I was digging through all of my old work and discovered a process book that I made of some Industrial Design explorations I did. Super exciting stuff! I remember that my Ping Pong Ball case, origami tessellation and cardboard lamp all made it into the showcase in the Art Building at UW. Good times!
I've been friends with Jeremy Rise for almost 4 years, over the course of which we've been able to boogie down at festivals and share some really incredible experiences. I'm lucky to have this person in my life and see the joy that he brings to myself and others, so as a token of my appreciation I hand-crafted a mini version of Jeremy.
This was my first time constructing a doll, so I learned a great deal about how to scale and fit everything together. I had a vision of how I wanted it to look, but I couldn't find patterns that fit my ideas. Naturally, this meant that I'd have to hack the process...
I was heavily influence by Cara Delevingne's crocheted Carl Lagerfeld doll because of its slender form and floppy movement of the limbs that give it character. Unfortunately, I do not know how to crochet and didn't have the time to learn. So instead, in my head I broke down the components and forms needed to imitate the construction, but with fabric. It had to try three different patterns before arriving at a good form where the body, legs and arms were their own separate pieces.
Another difficult aspect was constructing Lil' Jerm's micro-outfit. Having only worked on human-sized garments, learning how to make the smaller pieces required a bit of trial and error. Finding a good pattern that would fit the doll was impossible, so I challenged myself by only looking at patterns online for reference and making my own. There were a few errors in my sewing, but I decided that it made it look more handmade.
Overall, the process took me around 5 hours and involved pattern-making, sewing, stuffing, wire-wrapping, beading and hot gluing to pull entire ensemble together. I was targeting a whimsical look by using these vibrant blues and purples. I wanted to achieve a chaotic, yet balanced look through mixing patterns and textures, but keeping an eye on the cohesion of the color palette. I spared no detail in his features, including a light-up hat, necklace, and removable coat and glasses—'cause a guys gotta have options.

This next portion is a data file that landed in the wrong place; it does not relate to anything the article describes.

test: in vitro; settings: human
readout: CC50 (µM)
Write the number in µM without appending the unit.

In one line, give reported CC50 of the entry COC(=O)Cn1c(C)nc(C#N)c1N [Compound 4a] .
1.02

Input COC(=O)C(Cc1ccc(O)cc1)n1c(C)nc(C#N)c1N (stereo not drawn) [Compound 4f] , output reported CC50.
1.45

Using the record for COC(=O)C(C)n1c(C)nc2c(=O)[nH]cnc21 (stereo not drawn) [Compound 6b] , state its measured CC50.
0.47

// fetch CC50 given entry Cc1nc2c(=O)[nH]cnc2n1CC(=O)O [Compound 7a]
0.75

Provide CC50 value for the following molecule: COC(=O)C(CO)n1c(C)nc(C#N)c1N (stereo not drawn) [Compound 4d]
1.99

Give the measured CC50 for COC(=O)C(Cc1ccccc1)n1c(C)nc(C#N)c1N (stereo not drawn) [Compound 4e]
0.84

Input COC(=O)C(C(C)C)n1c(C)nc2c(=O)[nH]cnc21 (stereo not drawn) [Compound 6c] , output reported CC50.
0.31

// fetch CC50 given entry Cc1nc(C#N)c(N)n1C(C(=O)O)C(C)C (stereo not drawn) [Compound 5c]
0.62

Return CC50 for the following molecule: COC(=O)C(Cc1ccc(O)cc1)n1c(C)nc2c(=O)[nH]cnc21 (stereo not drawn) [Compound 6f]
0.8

In the end, I think it was a nuanced representation of Jeremy's eccentric character and voracity for life. I'm very happy with how it turned out and I think this is just the beginning of capturing the unique characters in my life.
Here is a photo of Jeremy for reference and some shots outlining my process...
I've been drafting a children's book for awhile now and I've been having a difficult time taking it over to digital illustration. This attempt is a more mature example of how I'm approaching the concept. More to come on this feat.
I really love the mixed perspectives of cubism, the simple lines of Picasso's sketches and the paper cuts of Matisse. I wanted to see what I could do with the combination of those elements.
Late one night, I became fixed on a Blueberry that was sitting on my nightstand. The rest is history.
This is totem that I created for Shambhala Music Festival in Salmo, BC.
I was sitting at my desk when the idea came about to translate a favorite song into a totem that could be used to locate me in a crowd. The body is made of sculpted styrofoam covered with nylon stockings. The entire rig is equipped with LED lights and an Adafruit Circuit Playground that I programed (with the help of a fellow designer) to respond to decibel ranges of music by changing the color of the lights. Below you can see the initial sketch.